He continues to learn from the Tarahumara, who live in the Copper Canyons in the province of Chihuahua and regularly run up to 100 miles for fun. The story is full of characters so wacky they seem fictional, interspersed with the ripping history of ultrarunning in the U.S. The journey is personal, too, as McDougall travels between the U.S. and Mexico, struggling between discovering the secret of the “running people” and letting them be. But he makes a few discoveries along the way; and one of them is this chia:

Months later, I’d learn that iskiate is otherwise known as chia fresca—“chilly chia.” It’s brewed up by dissolving chia seeds in water with a little sugar and a squirt of lime. In term of nutritional content, a tablespoon of chia is like a smoothie made from salmon, spinach, and human growth hormone. As tiny as those seeds are, they’re super-packed with omega-3s, omega-6s, protein, calcium, iron, zinc, fiber, and antioxidants. If you had to pick just one desert-island food, you couldn’t do much better than chia, at least if you were interested in building muscle, lowering cholesterol, and reducing your risk of heart disease; after a few months on the chia diet you could probably swim home. Chia was once so treasured, the Aztecs used to deliver it to their king in homage. Aztec runners used to chomp chia seeds as they went into battle, and the Hopis fueled themselves on chia during their epic runs from Arizona to the Pacific Ocean. The Mexican state of Chiapas is actually named after the seed; it used to rank right up there with corn and beans as a cash crop …

Even with the medicinal after-bite from the pills, the iskiate went down like fruit punch with a nice limey tang. Maybe the excitement of the hunt had something to do with it, but within minutes, I felt fantastic.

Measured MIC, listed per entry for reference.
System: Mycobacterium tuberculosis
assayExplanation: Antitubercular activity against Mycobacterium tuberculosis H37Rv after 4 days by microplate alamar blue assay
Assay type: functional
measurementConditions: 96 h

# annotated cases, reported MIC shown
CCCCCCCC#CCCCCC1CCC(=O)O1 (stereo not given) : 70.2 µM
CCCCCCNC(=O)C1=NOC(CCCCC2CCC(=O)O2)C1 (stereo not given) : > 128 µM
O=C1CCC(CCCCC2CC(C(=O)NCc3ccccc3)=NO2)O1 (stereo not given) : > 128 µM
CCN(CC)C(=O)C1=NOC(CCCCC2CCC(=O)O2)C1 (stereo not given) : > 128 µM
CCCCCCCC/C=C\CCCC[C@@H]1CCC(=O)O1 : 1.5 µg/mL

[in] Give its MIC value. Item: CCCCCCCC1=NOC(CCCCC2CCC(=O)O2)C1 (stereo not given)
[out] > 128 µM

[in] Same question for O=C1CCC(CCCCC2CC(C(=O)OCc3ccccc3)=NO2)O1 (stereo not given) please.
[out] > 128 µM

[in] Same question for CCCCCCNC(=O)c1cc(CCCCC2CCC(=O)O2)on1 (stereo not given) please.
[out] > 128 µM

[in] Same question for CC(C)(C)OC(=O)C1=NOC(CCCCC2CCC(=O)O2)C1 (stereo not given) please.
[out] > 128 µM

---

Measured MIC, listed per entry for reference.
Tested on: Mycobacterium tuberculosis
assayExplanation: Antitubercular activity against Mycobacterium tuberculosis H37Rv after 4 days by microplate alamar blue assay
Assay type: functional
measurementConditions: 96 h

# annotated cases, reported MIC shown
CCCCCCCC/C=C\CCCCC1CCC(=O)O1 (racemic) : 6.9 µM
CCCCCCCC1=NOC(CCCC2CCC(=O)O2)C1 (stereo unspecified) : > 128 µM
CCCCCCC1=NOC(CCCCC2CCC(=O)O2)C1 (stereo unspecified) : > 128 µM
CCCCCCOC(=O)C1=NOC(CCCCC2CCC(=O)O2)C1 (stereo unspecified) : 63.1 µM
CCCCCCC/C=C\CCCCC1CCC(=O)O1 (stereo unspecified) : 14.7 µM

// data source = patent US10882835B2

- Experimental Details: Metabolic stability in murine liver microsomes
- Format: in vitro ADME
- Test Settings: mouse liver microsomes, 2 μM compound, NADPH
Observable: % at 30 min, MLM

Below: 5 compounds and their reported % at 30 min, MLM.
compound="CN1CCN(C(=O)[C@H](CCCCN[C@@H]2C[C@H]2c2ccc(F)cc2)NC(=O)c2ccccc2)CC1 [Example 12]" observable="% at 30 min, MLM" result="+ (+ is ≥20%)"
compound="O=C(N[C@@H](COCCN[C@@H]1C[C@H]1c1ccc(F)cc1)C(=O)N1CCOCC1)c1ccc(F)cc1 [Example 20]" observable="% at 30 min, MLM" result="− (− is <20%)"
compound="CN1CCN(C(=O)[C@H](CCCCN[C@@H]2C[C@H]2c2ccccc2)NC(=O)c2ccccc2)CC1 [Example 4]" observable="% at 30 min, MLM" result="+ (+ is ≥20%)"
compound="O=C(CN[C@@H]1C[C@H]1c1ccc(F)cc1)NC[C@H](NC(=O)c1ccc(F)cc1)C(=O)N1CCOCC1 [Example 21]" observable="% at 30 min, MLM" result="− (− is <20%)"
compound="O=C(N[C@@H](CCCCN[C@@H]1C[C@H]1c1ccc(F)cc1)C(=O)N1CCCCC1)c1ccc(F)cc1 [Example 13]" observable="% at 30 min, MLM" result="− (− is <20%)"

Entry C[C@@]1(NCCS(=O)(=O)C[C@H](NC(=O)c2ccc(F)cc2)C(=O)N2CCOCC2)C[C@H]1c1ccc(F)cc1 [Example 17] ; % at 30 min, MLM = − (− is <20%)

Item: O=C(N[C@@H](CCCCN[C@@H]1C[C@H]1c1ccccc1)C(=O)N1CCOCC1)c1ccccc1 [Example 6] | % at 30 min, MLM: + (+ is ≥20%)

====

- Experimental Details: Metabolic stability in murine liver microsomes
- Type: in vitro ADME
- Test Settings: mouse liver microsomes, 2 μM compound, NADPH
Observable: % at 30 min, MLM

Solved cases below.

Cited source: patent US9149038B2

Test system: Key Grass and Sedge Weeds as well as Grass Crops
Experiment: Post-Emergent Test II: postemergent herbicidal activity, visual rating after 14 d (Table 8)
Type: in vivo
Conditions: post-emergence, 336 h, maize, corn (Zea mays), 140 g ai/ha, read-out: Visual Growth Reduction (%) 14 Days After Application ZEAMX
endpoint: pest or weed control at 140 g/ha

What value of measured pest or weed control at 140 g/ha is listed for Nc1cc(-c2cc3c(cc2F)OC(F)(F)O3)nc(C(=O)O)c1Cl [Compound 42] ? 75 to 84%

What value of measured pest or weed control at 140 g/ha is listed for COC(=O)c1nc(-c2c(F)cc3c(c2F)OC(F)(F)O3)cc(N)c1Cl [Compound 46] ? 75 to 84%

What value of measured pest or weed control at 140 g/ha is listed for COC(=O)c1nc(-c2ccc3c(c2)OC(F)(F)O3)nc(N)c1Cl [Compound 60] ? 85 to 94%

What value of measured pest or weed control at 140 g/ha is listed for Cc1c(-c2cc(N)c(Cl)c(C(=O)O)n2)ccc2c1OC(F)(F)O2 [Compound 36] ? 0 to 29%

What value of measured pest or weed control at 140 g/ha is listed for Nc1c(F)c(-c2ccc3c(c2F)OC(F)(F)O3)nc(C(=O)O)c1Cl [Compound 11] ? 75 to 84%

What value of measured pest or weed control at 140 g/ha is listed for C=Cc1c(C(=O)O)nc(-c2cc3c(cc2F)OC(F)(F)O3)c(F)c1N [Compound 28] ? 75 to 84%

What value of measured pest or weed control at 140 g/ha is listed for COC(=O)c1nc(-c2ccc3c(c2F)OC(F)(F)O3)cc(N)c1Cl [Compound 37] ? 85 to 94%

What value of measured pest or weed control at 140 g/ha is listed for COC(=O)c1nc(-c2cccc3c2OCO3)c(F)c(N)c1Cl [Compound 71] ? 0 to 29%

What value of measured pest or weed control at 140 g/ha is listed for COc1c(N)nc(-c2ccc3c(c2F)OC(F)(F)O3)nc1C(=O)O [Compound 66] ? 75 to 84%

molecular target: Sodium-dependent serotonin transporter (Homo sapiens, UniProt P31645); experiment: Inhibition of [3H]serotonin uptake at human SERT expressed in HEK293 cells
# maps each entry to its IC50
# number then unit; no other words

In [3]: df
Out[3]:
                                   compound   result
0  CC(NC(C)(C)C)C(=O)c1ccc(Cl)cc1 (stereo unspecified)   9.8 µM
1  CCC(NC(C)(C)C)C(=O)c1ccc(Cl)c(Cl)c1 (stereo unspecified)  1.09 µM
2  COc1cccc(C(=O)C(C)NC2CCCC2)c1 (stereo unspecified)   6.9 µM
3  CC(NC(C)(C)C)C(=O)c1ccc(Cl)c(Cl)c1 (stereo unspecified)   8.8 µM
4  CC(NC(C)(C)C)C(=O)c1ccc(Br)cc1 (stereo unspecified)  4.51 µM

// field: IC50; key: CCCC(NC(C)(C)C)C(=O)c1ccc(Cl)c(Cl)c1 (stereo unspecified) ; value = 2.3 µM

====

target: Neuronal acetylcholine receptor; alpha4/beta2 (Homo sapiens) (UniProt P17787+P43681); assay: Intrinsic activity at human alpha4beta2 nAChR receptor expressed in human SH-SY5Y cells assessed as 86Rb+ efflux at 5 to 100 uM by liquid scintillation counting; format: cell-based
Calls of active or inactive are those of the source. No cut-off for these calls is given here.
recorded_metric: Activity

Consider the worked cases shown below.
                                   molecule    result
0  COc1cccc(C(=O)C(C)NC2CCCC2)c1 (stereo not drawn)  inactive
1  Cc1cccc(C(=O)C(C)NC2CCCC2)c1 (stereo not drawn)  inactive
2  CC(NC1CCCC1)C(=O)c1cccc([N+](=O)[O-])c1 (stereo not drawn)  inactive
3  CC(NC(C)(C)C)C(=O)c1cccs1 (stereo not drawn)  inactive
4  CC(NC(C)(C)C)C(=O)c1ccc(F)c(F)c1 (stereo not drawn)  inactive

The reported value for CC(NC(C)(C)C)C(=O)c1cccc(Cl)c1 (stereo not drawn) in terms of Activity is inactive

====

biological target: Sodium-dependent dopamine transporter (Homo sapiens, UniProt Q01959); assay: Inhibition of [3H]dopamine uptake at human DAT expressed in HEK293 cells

– Christopher McDougall, Born to Run. Random House, 2009. p. 43-44.

And then, lo and behold, chia made another appearance—this time at my local food coop Glut. (Which, by the way, I am completely in love with.) There it was in the bulk section, at a mere $6-something per pound. (At Costco, it costs somewhere around $13 for under a pound.)

So as I adjust to the energy demands my new life in D.C. is already bringing, I know I’ll rely on chia seeds for a Tarahumara-style kick every now and then. And even if I can’t yet tell if it’s making a difference, at least I know it’s good for my body. And since the lime fresca mixture didn’t really do it for me, I’ll stick to sprinkling it on salads, oatmeal, and granola, and blending it up in smoothies and muffin batter.

And maybe one day I’ll be able to run 4 marathons in a row too.

viking yogurt

Oh how I wish I had that Viking hat right now. The one with the big horns sticking out of a plastic dome crafted to look like metal. The one that’s somewhere in the Ward cottage in the Northern Canadian town of Gimli where I spent my summers as a chunky-thighed child.

Why? Because I’d put it on right now and take a picture of myself eating this yogurt.

While browsing my unfortunately-big-box-but-nonetheless-endearing Wegman’s last week, this little container jumped out at me from the overpriced-but-delicious dairy case. (OK, I promise, no more hyphenated conjunctions.)

Flirting its paper label adorned with whimsical pomegranate and passion fruit, I simply couldn’t say no. I don’t think I even noticed the $1.99 price tag. (Or was it $2.99?) Yogurt-love is a blinding, reckless force.

Started by Siggi Hilmarsson in 2004, this Icelandic-style yogurt has been steadily increasing in popularity. It’s been featured in Gourmet and O magazines, but I’m feeling proud that I found it on a whim. Siggi’s skyr is made with skim milk from pasture-raised cows in Morrisville NY, close enough to Syracuse that I can still call it “local food.”

Because the milk used in this yogurt comes from cows that eat what they’re supposed to, it has more omega 3’s than corn fed cow’s milk. It’s also free of antibiotics, corn starch, pectin, thickeners, and that enemy of real food, high-fructose corn syrup. If that weren’t enough, this yogurt has 120 calories, 0 grams of fat, and, get this, 16 grams of protein per 6 oz serving. As I trudge towards my October half marathon, this just-sweet creamy lusciousness might almost make me surrender my protein shakes.

Until I’m reunited with that Viking hat, this yogurt is going to have to bring out my inner Icelander on its own. And with all its muscle-building properties, it might help me look the Norse conqueror part all the better.

Yeah, that one.

Homemade Energy Bars V: Shot Blocks Redux